With the ability to instantly connect with another person electronically, these screens have developed a sense of urgency that maybe isn’t really there or shouldn’t be there at all. I once knew someone who, if I didn’t respond within 10 minutes of their first messages, would send explicit instructions as to where I exactly they’d like me to go for all eternity.
It was far from awesome.
I could never advocate for the complete removal of all screens from life. There are too many good things that can come with a screen (like Skyping with far away relatives and the opportunities to grow, learn, and communicate with other people). I may, in a moment of clarity, say that I’m going to throw out our TV or chuck my phone into the ocean, but my wife knows that’s just me talking tough. But I do think that we need to keep these awesome screens in right relation to the rest of our lives.
Screens, no matter how amazing and awesome they might be, are simply tools. And tools can be used for good and for evil. Tools can divide, or they can unite. It is so easy to allow this particular tool to divide and separate people from each other. It saddens me when I see just how attached so many of us can be to these tools. For far too many, these tools have become gods and idols—the place where one’s identity is found. This should not be! Facebook likes, retweets, hashtags, and DVR’d shows are not the places to find out who we are. We cannot allow those things to own us! Our identities are not bound up in a screen, no matter how awesome it is!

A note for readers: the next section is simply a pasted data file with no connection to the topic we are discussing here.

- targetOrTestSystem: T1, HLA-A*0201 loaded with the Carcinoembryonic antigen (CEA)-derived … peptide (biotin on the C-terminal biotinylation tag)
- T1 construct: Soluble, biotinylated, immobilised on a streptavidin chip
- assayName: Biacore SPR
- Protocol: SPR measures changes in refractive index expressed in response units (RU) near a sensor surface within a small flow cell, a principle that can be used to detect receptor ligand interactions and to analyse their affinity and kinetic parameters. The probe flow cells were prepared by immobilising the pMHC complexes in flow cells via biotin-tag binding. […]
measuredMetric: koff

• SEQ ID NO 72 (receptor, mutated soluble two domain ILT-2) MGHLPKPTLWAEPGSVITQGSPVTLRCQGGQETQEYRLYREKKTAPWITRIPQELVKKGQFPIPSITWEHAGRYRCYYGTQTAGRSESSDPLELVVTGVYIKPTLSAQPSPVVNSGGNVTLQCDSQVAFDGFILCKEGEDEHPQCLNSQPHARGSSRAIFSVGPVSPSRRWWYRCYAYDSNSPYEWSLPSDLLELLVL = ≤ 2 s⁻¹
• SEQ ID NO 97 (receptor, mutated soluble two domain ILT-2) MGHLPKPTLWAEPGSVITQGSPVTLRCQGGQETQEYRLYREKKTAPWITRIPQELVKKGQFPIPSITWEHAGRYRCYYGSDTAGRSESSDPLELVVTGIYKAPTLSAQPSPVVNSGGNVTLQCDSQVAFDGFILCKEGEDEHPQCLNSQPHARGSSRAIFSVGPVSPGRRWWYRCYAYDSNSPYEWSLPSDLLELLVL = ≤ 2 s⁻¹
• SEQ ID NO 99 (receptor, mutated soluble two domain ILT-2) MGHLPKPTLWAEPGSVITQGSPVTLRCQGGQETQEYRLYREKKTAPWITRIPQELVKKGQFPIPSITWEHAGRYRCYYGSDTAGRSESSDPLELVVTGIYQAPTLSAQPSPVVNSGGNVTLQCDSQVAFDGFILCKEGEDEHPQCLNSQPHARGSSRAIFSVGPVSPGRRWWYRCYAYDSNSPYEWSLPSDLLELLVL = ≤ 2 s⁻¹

Our identity is found in Christ. Our identity is given to us in the waters of our Baptism, where God claims us as His beloved children. Our identity is wrapped up in Baptism, where we are clothed in the righteousness of Jesus Christ and all our sins are washed away. New life and new identity is given to us there! And that identity doesn’t rely on a screen or the technologies of the world. If the power goes out or the screen gets cracked, who we are in Jesus is not effected in the least!
In Christ, we are set free from the bondage of sin, death, and the grave. Our identities are hidden in Christ, and the freedom we enjoy in Him is a most joyous one. It is a freedom that transcends all other things, even the carefree existence that comes from unplugging from the world for even a moment!
Some of my most stress-free times are when I’m somewhere that has no cell signal. The shackles of technology are loosed, and I bask in the world around me. The freedom is beautiful! But even this freedom pales in comparison to the freedom that is found in Christ Jesus—freedom that releases us from every encumbrance and the sins that so easily try to trip us up.
If there is anything in this world that is truly awesome, it isn’t what we get when we stare at a screen. What is truly awesome is the freedom that we have received in Baptism on account of Christ. That is something worth fixing our eyes upon!
“Therefore, since we have so great a cloud of witnesses surrounding us, let us also lay aside every encumbrance and the sin which so easily entangles us, and let us run with endurance the race that is set before us, fixing our eyes on Jesus, the author and perfecter of faith, who for the joy set before Him endured the cross, despising the shame, and has sat down at the right hand of the throne of God. For consider Him who has endured such hostility by sinners against Himself, so that you will not grow weary and lose heart.” – Hebrews 12:1-3